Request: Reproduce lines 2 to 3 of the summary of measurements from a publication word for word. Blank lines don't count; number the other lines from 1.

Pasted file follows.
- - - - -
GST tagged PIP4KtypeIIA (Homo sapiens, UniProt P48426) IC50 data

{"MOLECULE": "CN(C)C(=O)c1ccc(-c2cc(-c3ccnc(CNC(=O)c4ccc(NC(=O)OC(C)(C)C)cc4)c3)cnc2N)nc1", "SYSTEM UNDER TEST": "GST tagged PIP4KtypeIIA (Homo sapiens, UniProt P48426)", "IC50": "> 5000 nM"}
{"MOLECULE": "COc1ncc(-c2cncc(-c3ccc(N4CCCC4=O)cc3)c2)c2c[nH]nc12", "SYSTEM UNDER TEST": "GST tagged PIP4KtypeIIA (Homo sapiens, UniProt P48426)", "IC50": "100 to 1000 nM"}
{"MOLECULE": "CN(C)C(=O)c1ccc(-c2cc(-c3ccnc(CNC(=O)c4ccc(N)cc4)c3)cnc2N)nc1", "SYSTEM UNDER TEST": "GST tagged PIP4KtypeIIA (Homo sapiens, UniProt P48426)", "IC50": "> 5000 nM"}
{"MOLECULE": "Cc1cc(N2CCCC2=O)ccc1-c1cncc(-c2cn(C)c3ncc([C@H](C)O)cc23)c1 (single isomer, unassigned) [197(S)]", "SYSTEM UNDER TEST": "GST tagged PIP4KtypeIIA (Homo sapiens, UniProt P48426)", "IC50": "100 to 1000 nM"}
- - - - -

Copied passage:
{"MOLECULE": "CN(C)C(=O)c1ccc(-c2cc(-c3ccnc(CNC(=O)c4ccc(NC(=O)OC(C)(C)C)cc4)c3)cnc2N)nc1", "SYSTEM UNDER TEST": "GST tagged PIP4KtypeIIA (Homo sapiens, UniProt P48426)", "IC50": "> 5000 nM"}
{"MOLECULE": "COc1ncc(-c2cncc(-c3ccc(N4CCCC4=O)cc3)c2)c2c[nH]nc12", "SYSTEM UNDER TEST": "GST tagged PIP4KtypeIIA (Homo sapiens, UniProt P48426)", "IC50": "100 to 1000 nM"}